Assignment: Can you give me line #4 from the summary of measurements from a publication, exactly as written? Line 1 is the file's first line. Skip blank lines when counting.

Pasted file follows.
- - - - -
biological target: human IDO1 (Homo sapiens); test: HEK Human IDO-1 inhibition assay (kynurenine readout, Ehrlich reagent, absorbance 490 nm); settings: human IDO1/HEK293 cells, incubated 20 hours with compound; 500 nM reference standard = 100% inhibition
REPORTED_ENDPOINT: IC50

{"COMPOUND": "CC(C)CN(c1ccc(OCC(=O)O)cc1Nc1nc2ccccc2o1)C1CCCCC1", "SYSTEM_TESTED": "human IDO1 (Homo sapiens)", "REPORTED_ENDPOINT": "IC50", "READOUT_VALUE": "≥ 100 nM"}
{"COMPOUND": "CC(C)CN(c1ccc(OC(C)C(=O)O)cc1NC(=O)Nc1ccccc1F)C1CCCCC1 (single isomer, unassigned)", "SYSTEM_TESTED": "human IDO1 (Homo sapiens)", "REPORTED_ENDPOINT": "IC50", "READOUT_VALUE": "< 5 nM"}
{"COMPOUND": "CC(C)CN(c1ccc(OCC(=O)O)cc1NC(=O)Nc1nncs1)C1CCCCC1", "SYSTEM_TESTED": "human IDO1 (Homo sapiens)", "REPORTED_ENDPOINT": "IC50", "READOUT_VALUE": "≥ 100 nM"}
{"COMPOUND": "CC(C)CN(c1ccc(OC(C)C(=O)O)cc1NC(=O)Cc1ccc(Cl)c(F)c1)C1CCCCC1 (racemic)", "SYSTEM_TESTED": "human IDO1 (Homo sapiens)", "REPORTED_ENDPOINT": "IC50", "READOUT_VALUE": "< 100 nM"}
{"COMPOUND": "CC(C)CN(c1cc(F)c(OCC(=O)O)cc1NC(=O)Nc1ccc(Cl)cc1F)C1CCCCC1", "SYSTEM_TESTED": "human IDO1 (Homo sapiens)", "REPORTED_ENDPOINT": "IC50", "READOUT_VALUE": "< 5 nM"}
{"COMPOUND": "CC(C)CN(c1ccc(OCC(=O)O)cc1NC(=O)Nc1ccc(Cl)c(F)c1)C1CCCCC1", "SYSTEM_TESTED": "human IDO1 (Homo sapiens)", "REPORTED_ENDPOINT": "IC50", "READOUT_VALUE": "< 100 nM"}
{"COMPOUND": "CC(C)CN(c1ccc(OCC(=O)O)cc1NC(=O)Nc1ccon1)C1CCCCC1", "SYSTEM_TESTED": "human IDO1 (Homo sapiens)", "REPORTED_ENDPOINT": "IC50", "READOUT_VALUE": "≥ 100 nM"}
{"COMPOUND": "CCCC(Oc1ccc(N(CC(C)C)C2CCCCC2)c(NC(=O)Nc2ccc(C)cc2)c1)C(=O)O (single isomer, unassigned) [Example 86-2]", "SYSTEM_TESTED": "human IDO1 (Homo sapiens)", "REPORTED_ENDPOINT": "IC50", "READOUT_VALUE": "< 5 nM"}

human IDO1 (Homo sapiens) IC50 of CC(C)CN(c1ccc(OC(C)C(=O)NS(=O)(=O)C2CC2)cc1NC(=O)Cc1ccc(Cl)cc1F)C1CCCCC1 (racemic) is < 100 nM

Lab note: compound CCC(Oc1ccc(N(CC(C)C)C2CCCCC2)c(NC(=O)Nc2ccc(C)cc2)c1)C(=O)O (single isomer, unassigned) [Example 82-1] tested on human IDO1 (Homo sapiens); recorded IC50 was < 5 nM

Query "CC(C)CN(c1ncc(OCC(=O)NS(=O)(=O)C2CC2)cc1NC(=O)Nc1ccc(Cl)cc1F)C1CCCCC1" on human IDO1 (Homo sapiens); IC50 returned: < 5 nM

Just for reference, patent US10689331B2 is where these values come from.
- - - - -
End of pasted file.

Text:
{"COMPOUND": "CC(C)CN(c1ccc(OC(C)C(=O)O)cc1NC(=O)Nc1ccccc1F)C1CCCCC1 (single isomer, unassigned)", "SYSTEM_TESTED": "human IDO1 (Homo sapiens)", "REPORTED_ENDPOINT": "IC50", "READOUT_VALUE": "< 5 nM"}